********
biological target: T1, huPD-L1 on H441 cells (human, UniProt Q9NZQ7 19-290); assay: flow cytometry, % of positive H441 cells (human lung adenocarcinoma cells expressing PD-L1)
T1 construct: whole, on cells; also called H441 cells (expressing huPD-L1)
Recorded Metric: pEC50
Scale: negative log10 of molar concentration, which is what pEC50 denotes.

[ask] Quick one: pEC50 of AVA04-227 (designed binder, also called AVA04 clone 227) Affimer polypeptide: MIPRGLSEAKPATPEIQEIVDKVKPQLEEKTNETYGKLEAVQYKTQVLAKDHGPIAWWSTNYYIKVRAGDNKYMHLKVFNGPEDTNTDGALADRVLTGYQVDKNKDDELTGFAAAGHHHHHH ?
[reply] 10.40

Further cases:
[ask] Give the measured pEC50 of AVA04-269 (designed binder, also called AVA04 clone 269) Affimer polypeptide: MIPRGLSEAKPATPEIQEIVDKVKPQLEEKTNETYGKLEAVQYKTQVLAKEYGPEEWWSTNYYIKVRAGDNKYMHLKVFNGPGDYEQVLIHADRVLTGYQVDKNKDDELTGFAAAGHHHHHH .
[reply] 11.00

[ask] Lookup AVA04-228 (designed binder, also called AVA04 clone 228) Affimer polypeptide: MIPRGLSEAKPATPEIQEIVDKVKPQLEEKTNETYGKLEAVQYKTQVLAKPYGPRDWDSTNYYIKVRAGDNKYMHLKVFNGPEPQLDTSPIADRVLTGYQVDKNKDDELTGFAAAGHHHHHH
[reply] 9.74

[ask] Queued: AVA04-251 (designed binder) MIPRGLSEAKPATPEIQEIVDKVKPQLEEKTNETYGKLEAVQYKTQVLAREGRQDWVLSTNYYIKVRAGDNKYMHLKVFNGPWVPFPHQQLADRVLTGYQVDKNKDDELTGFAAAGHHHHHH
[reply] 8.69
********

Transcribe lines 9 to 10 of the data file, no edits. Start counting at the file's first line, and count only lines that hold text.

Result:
[reply] 11.00

[ask] Lookup AVA04-228 (designed binder, also called AVA04 clone 228) Affimer polypeptide: MIPRGLSEAKPATPEIQEIVDKVKPQLEEKTNETYGKLEAVQYKTQVLAKPYGPRDWDSTNYYIKVRAGDNKYMHLKVFNGPEPQLDTSPIADRVLTGYQVDKNKDDELTGFAAAGHHHHHH